FPV and drones are littered with acronyms and terms. It’s a result of many technologies colliding. This page is your resource to the terms we use, discover and create.
Slang: Where Humor and Toxic Collide
- walk of shame: When the quad decides to rest on the opposite side of the field, you take a walk of shame. Causes include: pilot incompetence, pushing a battery too far, not hearing the clank, failure to Loctite®, or possibly pure chance. Total score (like golf, low numbers are preferred) determines flight or session success.
- dry hump: All parts dry fitted together on your quad. Usually accomplished after ordering parts from 7 vendors on 3 continents and 2 weeks of waiting daily for the mailman or FedEx guy. Dry humping is good practice. You’ll discover fatal flaws like a PCB that’s too bulky for the stack because of a 7 pin Molex® pico-blade connector.
- junk shot: A knock-off ZMR from Bangood purchased because of budgetary concerns with a single Rotor Riot sticker. After waiting 4 weeks to get a full set of matching gold standoffs, screws, flange nuts, props, and custom dyed 3D-printed accessories, this drone will never perform much beyond a hover check. It’s a "jewelry drone" that spends nearly all of its time in front of the camera and showing off on Instagram. A junk shot is seen but rarely flown.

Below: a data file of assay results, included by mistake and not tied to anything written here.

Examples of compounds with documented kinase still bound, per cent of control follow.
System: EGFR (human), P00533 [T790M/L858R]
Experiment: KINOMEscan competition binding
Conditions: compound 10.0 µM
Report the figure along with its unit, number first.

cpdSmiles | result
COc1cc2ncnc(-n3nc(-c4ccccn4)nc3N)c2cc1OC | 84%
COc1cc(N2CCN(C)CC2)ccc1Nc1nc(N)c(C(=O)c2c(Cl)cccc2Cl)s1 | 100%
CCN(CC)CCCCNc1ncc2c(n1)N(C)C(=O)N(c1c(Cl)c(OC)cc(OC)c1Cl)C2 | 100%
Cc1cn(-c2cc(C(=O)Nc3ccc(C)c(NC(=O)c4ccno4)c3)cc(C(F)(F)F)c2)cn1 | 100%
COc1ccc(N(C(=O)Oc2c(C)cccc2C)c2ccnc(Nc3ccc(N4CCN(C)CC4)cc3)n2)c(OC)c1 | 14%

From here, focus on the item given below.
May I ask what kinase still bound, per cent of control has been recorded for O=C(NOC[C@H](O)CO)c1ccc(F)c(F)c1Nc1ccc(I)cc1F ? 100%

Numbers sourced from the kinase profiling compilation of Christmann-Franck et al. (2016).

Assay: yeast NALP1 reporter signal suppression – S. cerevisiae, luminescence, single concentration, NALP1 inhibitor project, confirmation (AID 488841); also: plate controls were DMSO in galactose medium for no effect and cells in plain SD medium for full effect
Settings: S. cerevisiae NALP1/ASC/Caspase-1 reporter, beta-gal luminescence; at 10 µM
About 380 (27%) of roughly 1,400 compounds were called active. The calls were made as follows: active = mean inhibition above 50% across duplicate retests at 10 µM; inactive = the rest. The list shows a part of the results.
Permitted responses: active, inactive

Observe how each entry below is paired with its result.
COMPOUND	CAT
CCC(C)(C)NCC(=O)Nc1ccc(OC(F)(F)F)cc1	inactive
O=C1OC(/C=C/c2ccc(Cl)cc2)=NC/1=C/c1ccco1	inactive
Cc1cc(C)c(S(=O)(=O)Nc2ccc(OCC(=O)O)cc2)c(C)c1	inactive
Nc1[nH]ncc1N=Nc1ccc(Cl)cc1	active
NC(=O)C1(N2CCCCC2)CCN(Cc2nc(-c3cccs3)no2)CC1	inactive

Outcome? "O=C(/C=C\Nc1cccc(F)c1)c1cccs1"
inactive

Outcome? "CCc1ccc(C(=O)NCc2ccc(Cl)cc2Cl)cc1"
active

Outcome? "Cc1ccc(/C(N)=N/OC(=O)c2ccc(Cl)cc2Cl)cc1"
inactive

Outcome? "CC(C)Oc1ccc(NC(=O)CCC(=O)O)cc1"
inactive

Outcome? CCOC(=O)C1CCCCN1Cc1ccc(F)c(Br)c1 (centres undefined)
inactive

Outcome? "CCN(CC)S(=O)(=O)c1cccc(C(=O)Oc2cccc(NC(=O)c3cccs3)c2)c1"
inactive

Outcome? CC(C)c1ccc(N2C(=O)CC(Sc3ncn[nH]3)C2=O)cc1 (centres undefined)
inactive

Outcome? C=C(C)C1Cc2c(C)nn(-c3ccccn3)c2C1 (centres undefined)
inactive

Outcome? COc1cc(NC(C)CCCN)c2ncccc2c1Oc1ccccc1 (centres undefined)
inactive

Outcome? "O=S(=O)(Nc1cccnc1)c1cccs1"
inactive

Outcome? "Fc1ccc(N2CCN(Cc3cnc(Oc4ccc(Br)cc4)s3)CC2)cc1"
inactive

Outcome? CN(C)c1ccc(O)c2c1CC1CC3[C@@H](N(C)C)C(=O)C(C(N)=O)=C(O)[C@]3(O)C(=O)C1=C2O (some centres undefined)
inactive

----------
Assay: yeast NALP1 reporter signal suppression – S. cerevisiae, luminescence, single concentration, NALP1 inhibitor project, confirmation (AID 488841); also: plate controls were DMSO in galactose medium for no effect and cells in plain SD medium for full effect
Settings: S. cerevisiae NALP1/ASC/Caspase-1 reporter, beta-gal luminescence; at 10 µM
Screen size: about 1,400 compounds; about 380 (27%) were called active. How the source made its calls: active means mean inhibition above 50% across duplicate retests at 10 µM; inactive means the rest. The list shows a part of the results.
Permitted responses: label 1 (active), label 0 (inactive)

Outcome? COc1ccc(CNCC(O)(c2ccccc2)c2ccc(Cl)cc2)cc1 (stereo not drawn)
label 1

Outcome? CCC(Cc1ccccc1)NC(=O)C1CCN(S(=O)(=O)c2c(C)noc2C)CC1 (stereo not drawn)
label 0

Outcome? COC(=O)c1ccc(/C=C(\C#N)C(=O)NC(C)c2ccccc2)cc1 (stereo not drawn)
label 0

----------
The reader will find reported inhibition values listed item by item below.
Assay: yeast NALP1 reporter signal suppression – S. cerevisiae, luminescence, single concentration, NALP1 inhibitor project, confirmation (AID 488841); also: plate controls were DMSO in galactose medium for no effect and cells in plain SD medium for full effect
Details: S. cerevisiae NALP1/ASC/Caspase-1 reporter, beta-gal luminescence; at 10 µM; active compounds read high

- flying garage sale: Most pilot’s first solo build falls into this category. As a testament to "beg, borrow, or steal", this quad rattles by. Turns out, a collection of mismatched and barely functional parts will fly! It’s only one roll away from slicing the balance lead that breaks a prop and face-plants into an exploded parts diagram.
- velcro or velcro tree: Any tree that a drone sticks to is considered to be velcro. Long stringy branches, vines, and dense leafy trees being most problematic.
- murder branch: Any type of branch that is ready to jump out and kill your flight. The interaction of light, lens, and resolution can yield suboptimal visibility adding considerable threat.
- FPV: First Person View. The primary visual paradigm for (all of the fun) drone flight experience.